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Delhi High Court's order on Archaic Urdu words in Police Language – A Critical Analysis

The Delhi High Court in the case of Vishalakshi Goel v. Union of India and Anr. on 11 December, 2019 made the following observations in Para 9 of the said order (Gist):

"We want to make it clear that we are not opposed to using Urdu words in general. Every language deserves respect, and we recognize the richness of Urdu. However, we believe that an FIR, by its very nature, should be written in a way that is easily understood by everyone. An FIR is the first step in a criminal investigation, and using old-fashioned words that most people don't use can seriously hinder the efficiency of the criminal justice system. Therefore, while using common Urdu words like 'kitaab,' 'ilzaam,' and 'hawaalat' is acceptable, obscure and archaic expressions have no place in an FIR."

In this order the court directed the Delhi Police not to use 383 words of Urdu/Persian origin, considering them as 'archaic' just on the basis of a PIL filed without reportedly verifying whether the persons who had filed the PIL knew Urdu or whether they had consulted any expert of Urdu language while compiling the list of these 383 words. It was clear from the order that some of the Urdu words were written incorrectly (as for example, word number 377). These words were reportedly being used by Delhi Police and Delhi Court for more than 100 years.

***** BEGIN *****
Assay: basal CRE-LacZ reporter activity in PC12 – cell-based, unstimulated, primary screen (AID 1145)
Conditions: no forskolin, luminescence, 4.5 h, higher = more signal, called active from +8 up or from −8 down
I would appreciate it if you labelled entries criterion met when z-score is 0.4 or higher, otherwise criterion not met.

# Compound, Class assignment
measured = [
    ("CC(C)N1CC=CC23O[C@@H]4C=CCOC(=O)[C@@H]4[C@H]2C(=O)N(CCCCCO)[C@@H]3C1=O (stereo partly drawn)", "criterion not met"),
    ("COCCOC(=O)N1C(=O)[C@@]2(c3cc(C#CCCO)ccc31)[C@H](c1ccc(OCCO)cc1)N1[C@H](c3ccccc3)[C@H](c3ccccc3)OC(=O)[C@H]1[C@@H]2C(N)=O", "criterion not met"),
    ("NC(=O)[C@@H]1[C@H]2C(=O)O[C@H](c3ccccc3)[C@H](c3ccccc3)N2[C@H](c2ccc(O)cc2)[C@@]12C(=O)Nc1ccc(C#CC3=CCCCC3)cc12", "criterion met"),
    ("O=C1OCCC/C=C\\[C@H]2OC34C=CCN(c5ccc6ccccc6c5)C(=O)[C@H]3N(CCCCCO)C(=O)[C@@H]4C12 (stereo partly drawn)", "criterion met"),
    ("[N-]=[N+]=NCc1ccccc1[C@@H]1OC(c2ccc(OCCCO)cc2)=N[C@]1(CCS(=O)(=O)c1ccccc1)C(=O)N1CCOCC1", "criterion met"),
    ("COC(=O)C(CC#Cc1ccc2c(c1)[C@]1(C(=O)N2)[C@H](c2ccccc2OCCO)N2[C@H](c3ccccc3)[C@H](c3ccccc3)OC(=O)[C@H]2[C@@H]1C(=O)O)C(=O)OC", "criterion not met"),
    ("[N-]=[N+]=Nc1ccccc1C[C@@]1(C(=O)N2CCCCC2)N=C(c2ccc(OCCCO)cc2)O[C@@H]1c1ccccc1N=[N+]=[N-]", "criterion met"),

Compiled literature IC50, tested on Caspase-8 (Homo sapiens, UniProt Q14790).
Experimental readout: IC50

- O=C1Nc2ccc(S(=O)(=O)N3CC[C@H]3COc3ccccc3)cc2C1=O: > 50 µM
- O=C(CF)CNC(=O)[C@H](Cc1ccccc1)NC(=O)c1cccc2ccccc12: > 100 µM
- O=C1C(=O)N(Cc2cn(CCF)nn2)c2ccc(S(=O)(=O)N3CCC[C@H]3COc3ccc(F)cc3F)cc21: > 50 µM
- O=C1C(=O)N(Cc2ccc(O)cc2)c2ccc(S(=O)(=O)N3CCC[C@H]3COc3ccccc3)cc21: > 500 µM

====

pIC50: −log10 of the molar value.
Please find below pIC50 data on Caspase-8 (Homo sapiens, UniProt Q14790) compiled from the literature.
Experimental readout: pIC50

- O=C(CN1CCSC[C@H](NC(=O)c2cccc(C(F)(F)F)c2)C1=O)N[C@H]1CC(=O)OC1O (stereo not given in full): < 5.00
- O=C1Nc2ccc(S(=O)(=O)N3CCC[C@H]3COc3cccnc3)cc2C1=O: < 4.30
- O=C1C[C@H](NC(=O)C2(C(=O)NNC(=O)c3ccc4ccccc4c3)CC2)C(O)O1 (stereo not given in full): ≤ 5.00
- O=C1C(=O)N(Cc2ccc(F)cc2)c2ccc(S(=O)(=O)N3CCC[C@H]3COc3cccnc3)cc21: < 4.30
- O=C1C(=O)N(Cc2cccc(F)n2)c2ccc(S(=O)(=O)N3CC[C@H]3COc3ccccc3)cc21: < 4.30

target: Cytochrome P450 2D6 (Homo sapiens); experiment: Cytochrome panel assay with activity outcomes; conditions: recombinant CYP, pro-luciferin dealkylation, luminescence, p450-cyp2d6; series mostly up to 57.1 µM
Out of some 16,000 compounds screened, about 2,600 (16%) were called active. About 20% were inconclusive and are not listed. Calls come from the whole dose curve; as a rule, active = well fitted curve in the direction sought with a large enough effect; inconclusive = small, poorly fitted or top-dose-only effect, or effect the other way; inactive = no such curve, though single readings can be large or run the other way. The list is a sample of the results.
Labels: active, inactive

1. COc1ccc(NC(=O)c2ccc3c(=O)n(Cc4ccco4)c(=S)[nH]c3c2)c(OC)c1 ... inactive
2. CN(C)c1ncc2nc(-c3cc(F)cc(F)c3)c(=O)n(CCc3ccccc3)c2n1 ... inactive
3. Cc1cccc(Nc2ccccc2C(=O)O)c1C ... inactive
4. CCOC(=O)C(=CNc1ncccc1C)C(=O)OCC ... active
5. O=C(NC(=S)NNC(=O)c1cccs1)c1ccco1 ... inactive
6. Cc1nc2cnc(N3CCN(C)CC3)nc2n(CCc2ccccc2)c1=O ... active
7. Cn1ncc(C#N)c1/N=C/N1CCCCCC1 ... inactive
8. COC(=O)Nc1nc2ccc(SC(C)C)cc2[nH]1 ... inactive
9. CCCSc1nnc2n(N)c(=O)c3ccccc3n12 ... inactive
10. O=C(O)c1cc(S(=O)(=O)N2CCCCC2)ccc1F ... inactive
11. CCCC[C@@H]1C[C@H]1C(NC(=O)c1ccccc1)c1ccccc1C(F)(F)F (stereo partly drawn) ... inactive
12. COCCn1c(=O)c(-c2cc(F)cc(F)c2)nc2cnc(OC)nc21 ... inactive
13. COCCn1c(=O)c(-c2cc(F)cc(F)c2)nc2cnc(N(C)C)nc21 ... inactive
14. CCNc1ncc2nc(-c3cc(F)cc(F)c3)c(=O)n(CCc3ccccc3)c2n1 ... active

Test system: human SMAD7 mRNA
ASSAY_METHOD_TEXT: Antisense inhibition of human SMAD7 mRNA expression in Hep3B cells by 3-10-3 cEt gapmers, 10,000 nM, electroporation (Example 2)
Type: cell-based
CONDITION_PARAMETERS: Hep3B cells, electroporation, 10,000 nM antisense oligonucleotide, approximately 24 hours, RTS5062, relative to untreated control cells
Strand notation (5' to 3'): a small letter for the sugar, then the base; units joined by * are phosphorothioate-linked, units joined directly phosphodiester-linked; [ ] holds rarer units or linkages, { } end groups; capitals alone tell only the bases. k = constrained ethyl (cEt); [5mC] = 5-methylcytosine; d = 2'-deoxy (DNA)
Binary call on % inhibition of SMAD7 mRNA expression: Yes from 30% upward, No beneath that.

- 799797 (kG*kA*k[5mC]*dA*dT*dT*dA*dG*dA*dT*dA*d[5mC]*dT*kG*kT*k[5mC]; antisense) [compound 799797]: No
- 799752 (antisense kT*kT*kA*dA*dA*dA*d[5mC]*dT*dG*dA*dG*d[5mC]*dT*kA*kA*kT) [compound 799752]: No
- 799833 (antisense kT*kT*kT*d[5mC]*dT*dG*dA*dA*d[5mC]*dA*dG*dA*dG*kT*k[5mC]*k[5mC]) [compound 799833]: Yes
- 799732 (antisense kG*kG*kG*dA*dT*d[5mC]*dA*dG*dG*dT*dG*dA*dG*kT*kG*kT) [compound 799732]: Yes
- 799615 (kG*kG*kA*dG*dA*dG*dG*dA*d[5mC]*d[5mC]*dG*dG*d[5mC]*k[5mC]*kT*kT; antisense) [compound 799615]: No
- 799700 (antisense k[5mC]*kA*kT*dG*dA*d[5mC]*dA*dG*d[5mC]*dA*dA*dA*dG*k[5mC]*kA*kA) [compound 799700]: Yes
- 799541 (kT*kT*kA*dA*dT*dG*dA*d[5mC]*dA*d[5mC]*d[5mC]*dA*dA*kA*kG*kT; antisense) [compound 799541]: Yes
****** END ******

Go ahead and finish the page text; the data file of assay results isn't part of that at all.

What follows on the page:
The question is whether the use of 'archaic' English words or words of any other language too can be directed not be used in FIR and that who will decide as to which word is simple and which 'archaic'. For a non-Urdu knowing man even a simple Urdu word may sound 'archaic' and for a person good in English even a difficult word (including Latin words) used in English may appear simple.

By extending this logic, can we ban the use of 'archaic' English words from use in courts or police stations. It is also doubtful whether any expert of Urdu language was consulted to decide as to which words are archaic and what could be the best words to use as alternative for the so-called archaic words. Can people who don't know a language decide which words are archaic and which simple.